History of Department of Hydrobiology

The roots of the present Department of Hydrobiology in the Institute of Zoology run back to two institutions founded in 1952: the Department of Hydrobiology headed by professor Marian Gieysztor, and the Department of Animal Ecology headed by professor Kazimierz Tarwid. The latter became the Department of Evolutionism and Animal Ecology headed by professor Kazimierz Petrusewicz, who became the head of the Department of Hydrobiology after prof. Gieysztor’s death in 1961. In 1964 the hydrobiological part of the Department of Evolutionism and Animal Ecology was incorporated into the Department of Hydrobiology. The successive heads were prof. Ewa Pieczyńska since 1969, prof. Z. Maciej Gliwicz since 1984, an since 2010 prof. Joanna Pijanowska has been the head. Initially grounded at Nowy Świat 67, from 1995 at Banacha 2, and since 2013 the Department has been located in the Centre of New Technologies Ochota at Żwirki i Wigury 101.

Since its beginnings, the research interests of the Department of Hydrobiology lay in the broad area of ecology, which increasingly included behavioural and evolutionary biology. Initially, the research focused on species composition and plankton, benthos, macrophyte, periphyton and fish community structure. With the launching of the International Biological Programme (IBP) in the 70s, the focus of the research shifted to the processes of production and decomposition in lake littoral, pelagial, profundal and the aquatic-terrestrial ecotone. Participation in the IBP opened opportunities for international communication with limnology and ecology centres in Europe and America, which lead to further gradual change in research focus and methodology. Description of phenomena gave way to attempts of explaining the mechanisms underlying ecological processes: of energy transfers to higher trophic levels, ecological succession, formation of plant and animal communities, and to analysis of factors influencing changes in abundance and age structure of populations.

In the late 70s, the research on productivity and ecological efficiency gradually developed into the study of eutrophication processes and the search for biological methods to prevent excessive lake eutrophication, which leads to degradation of the quality of their water. The experience gained through the research on trophic relationships in lake communities, particularly on plant-herbivore and prey-predator interactions, was later useful in the search for methods of water conservation. These included modifications of fisheries management practices based on biomanipulation. The changes in the occurrence of macrophytes in eutrophicating lakes and their role in the control of water quality was analysed, and numerous studies have later focused on the functioning of hydrophyte wastewater treatment plants.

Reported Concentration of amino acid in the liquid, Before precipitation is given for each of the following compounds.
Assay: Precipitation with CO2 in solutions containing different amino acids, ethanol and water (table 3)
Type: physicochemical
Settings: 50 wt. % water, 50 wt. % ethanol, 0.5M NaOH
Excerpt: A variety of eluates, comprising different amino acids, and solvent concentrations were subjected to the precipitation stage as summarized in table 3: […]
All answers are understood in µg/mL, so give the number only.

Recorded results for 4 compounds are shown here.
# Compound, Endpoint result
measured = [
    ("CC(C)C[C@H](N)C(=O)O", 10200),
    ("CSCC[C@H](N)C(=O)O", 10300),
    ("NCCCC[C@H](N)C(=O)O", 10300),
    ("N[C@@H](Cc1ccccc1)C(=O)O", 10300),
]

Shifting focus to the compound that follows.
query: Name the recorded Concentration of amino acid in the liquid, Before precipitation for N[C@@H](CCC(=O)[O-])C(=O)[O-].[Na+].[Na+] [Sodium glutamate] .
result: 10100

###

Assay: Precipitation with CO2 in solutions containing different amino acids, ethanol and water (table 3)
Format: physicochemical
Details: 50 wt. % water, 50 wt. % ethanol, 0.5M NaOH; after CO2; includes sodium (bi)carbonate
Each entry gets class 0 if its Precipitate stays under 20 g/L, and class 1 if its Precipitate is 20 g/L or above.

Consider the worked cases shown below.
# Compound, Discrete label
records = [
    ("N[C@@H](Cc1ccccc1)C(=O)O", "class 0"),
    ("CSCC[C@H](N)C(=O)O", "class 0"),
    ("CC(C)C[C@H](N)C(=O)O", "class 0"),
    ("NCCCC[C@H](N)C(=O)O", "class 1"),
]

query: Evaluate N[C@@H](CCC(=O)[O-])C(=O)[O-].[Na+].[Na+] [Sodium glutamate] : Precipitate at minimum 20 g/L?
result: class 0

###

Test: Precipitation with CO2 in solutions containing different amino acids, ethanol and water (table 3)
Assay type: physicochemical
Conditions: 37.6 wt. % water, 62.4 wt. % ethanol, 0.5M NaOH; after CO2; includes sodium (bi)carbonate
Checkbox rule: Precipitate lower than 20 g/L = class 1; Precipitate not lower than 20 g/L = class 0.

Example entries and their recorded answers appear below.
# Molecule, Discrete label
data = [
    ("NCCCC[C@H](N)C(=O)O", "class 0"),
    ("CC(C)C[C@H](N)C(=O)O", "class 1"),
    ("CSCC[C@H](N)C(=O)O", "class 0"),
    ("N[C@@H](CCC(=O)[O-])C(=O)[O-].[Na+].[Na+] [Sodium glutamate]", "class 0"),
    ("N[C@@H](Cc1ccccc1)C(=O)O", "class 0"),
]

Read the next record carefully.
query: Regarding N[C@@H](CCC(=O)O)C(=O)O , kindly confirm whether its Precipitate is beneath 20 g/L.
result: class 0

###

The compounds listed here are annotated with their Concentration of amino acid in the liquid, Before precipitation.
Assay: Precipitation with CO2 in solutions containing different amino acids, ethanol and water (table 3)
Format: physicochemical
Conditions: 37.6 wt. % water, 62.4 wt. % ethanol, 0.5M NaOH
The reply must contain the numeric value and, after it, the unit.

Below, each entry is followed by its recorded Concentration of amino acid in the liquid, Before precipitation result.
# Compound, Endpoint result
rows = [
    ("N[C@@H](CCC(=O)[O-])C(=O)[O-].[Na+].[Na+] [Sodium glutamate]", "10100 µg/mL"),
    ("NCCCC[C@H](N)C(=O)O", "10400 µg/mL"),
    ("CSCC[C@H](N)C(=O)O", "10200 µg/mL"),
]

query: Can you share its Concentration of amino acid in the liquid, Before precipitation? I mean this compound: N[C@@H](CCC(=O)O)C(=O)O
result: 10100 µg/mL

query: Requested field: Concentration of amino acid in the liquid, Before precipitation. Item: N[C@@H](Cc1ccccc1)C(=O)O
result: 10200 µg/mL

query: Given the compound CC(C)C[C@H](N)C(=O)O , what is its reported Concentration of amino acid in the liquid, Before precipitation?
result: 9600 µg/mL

In the 90s, population and community ecology was increasingly complemented by research on life histories and behaviour, and especially on the reactions of animals (planktonic crustaceans of the pelagial, littoral invertebrates, and fish) to the threat of predators. These studies have yielded many important discoveries through the use of new knowledge of chemical communication. This included fish kairomones, metabolites of planktivorous fish which escape into the environment and are identified by planktonic prey as information about the presence of predators, and alarm substance, released into the water by attacked prey and identified by conspecifics as information about the immediate threat from predators.